However, in practice, the supposedly self-sustaining program has become costly and far from self-sustaining. Rates remain below market levels and risk has been poorly quantified and distributed. The system (which is administered by FEMA – they’re doin’ a heckofa job!) has borrowed from Treasury on multiple occasions, and is currently $24 billion – ahem – underwater.

One of the problems is the flood maps. Anyone living in a flood zone as indicated on these maps is legally required to have flood insurance. But the maps are outdated and not accurate. They underestimate the risk of floods. As a result, people who are in fact in flood zones, even though they do not have insurance because the maps do not require them to, are getting flooded out and requesting emergency relief funds. Plus, people who do have coverage are under-insured because the maps are not adequately estimating the risk that they are under.

The problem with risk identification does not point to a philosophical objection to the policy, but instead a problem with how it is carried out. These problems could be resolved by simply updating the flood maps and having premiums reflect actual risk. However, I have a more fundamental objection to the national flood insurance program: people who do not live in flood zones are subsidizing people who do live in flood zones.

I am from the Hudson Valley, which is historically a relatively safe place to live and not flood-prone. It is one of the reasons why I love my home region. And as a taxpayer, I do not want my tax money to be subsidizing people who have multiple homes or choose to live in riskier areas, such as beachside. Government policy should be incentivizing development in less-risk regions, and people who elect to live in riskier zones should foot the entire bill themselves (in this case through a private flood insurance market).

Of course, there are always questions of poverty and mobility. There are many impoverished communities around the United States in flood prone areas. I am amenable to a program that assists these communities, but this would be a vastly scaled down national flood insurance program, not the $24 billion indebted behemoth that we see today. Over time the country would be better off if flood-prone regions became less populated. Scaling back flood insurance would achieve that. Some of the saved money could even be used for relocation assistance, or any number of other assistance programs.

Terrorism Insurance

The Terrorism Risk Insurance Act (TRIA) was enacted after September 11, 2001 so that large development projects could continue as insurance companies, banks, and developers, readjusted their models for terrorism risk. It has been continually renewed since them. It is supported by Congresspersons and Senators from major metropolitan areas, developers, and of course insurance companies who can transfer their risk to the federal government. Organizations such as the NFL and NASCAR also support TRIA, since it helps to insure large events such as the Super Bowl.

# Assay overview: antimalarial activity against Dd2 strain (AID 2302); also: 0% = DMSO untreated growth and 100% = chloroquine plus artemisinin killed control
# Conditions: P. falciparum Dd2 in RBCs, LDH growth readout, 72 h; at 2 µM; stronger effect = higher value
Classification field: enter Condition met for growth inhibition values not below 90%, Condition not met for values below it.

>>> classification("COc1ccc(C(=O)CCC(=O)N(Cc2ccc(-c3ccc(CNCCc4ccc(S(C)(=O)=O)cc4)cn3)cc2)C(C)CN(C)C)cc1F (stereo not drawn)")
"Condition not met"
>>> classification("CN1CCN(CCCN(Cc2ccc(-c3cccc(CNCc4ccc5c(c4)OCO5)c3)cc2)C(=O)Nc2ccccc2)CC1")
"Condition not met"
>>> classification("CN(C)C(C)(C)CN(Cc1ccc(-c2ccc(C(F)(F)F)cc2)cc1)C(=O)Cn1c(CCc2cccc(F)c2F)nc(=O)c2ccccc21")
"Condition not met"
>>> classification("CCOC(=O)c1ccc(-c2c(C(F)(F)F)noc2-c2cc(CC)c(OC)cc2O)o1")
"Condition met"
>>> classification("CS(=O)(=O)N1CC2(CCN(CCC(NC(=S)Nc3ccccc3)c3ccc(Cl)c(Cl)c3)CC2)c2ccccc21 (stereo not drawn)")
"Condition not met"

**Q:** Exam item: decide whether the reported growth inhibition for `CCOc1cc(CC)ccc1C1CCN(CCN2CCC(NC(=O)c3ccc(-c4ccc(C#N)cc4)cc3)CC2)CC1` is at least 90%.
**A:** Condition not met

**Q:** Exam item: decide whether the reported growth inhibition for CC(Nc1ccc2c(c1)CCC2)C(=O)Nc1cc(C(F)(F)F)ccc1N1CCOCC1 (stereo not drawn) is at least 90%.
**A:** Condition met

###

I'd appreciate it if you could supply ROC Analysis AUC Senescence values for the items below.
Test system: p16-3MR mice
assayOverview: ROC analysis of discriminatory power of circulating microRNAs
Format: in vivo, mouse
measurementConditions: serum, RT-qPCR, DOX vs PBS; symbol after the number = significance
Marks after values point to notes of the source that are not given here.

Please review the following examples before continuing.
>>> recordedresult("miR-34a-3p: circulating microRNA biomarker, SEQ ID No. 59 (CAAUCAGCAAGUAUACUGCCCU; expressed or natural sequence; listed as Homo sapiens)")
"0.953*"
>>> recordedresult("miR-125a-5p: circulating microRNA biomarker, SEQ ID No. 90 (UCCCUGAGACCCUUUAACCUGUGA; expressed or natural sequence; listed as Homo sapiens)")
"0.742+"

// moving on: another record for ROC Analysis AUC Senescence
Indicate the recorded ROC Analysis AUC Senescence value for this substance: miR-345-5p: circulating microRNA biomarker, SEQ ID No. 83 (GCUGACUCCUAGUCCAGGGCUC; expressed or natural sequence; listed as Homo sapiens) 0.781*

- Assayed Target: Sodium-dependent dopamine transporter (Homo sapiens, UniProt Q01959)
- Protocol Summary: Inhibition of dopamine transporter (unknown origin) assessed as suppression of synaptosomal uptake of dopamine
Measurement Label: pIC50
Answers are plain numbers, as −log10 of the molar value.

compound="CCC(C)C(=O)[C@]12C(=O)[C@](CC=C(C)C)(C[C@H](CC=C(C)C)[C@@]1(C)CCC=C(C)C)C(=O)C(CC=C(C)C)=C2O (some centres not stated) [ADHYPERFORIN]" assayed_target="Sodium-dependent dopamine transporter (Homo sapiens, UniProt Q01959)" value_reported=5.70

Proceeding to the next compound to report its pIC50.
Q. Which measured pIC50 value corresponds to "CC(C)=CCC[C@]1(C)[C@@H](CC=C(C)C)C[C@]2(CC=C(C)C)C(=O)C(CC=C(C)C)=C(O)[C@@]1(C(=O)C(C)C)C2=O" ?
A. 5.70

Treading into appropriate risk and terrorism is an ideological minefield. Dare I ‘let the terrorists win’? Pushing aside those considerations (which, yes, I believe are asinine), if there is risk in development, then I believe that the federal government and by extension, the taxpaying public, should not have to bear the risk. This is a running theme in this article and a general belief of mine. Investors should bear risk, not anyone else. If large-scale development is too risky because of the potential for terrorist attacks, then do not engage in large-scale development, or at least modify plans to disperse risk and make them less desirable or less likely targets.

A market failure common in insurance is adverse selection. Adverse selection is when the people most likely to have to make a claim buy the most insurance. This overwhelms the mutual risk sharing pool of premiums (since not many people who are not making claims are paying in) and the insurance scheme fails. It is very common in health insurance. Sicker people bought more insurance, and as a result policies were always going up and up and up, forcing out healthier people (and putting them at risk for sudden and expensive health emergencies). The individual mandate in the affordable Care Act was meant to address this very issue of adverse selection. But I do not see any adverse selection taking place in the terrorism insurance market. The case can certainly be made that New York and a handful of other states bear more risk, but insurance is administered at the state level anyway, so this risk concentration is not contributing to any adverse selection at a national level.